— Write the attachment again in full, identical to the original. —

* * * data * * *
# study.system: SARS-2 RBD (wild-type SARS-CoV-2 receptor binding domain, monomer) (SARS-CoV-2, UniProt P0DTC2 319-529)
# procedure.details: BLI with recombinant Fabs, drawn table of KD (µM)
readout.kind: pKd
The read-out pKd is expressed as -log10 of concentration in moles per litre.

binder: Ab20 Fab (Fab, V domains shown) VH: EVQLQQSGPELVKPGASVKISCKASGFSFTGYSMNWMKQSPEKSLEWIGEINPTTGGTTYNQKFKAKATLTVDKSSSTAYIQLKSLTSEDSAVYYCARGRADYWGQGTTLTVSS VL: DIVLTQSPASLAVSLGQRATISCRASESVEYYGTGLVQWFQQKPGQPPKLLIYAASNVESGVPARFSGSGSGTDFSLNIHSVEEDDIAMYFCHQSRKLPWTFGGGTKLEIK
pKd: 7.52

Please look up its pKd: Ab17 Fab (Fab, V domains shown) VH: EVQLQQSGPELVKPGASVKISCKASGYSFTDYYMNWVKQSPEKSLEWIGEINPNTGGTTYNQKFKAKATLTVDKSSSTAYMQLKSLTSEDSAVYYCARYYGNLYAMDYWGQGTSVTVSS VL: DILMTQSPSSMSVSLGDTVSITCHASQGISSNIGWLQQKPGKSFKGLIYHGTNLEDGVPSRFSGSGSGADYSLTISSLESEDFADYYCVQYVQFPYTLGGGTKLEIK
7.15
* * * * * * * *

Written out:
# study.system: SARS-2 RBD (wild-type SARS-CoV-2 receptor binding domain, monomer) (SARS-CoV-2, UniProt P0DTC2 319-529)
# procedure.details: BLI with recombinant Fabs, drawn table of KD (µM)
readout.kind: pKd
The read-out pKd is expressed as -log10 of concentration in moles per litre.

binder: Ab20 Fab (Fab, V domains shown) VH: EVQLQQSGPELVKPGASVKISCKASGFSFTGYSMNWMKQSPEKSLEWIGEINPTTGGTTYNQKFKAKATLTVDKSSSTAYIQLKSLTSEDSAVYYCARGRADYWGQGTTLTVSS VL: DIVLTQSPASLAVSLGQRATISCRASESVEYYGTGLVQWFQQKPGQPPKLLIYAASNVESGVPARFSGSGSGTDFSLNIHSVEEDDIAMYFCHQSRKLPWTFGGGTKLEIK
pKd: 7.52

Please look up its pKd: Ab17 Fab (Fab, V domains shown) VH: EVQLQQSGPELVKPGASVKISCKASGYSFTDYYMNWVKQSPEKSLEWIGEINPNTGGTTYNQKFKAKATLTVDKSSSTAYMQLKSLTSEDSAVYYCARYYGNLYAMDYWGQGTSVTVSS VL: DILMTQSPSSMSVSLGDTVSITCHASQGISSNIGWLQQKPGKSFKGLIYHGTNLEDGVPSRFSGSGSGADYSLTISSLESEDFADYYCVQYVQFPYTLGGGTKLEIK
7.15